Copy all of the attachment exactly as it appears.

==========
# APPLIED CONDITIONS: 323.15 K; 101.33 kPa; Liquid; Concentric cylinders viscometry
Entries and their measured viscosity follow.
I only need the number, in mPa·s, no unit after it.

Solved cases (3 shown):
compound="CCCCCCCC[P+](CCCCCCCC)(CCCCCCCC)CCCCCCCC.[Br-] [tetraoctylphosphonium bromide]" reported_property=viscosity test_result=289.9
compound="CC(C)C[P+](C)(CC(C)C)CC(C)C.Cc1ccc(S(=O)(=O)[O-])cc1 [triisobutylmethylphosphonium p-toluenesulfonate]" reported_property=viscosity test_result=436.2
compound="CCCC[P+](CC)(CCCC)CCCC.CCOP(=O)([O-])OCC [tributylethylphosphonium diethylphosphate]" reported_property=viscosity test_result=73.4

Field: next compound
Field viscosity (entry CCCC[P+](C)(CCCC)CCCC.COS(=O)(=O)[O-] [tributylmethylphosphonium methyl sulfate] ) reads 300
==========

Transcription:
# APPLIED CONDITIONS: 323.15 K; 101.33 kPa; Liquid; Concentric cylinders viscometry
Entries and their measured viscosity follow.
I only need the number, in mPa·s, no unit after it.

Solved cases (3 shown):
compound="CCCCCCCC[P+](CCCCCCCC)(CCCCCCCC)CCCCCCCC.[Br-] [tetraoctylphosphonium bromide]" reported_property=viscosity test_result=289.9
compound="CC(C)C[P+](C)(CC(C)C)CC(C)C.Cc1ccc(S(=O)(=O)[O-])cc1 [triisobutylmethylphosphonium p-toluenesulfonate]" reported_property=viscosity test_result=436.2
compound="CCCC[P+](CC)(CCCC)CCCC.CCOP(=O)([O-])OCC [tributylethylphosphonium diethylphosphate]" reported_property=viscosity test_result=73.4

Field: next compound
Field viscosity (entry CCCC[P+](C)(CCCC)CCCC.COS(=O)(=O)[O-] [tributylmethylphosphonium methyl sulfate] ) reads 300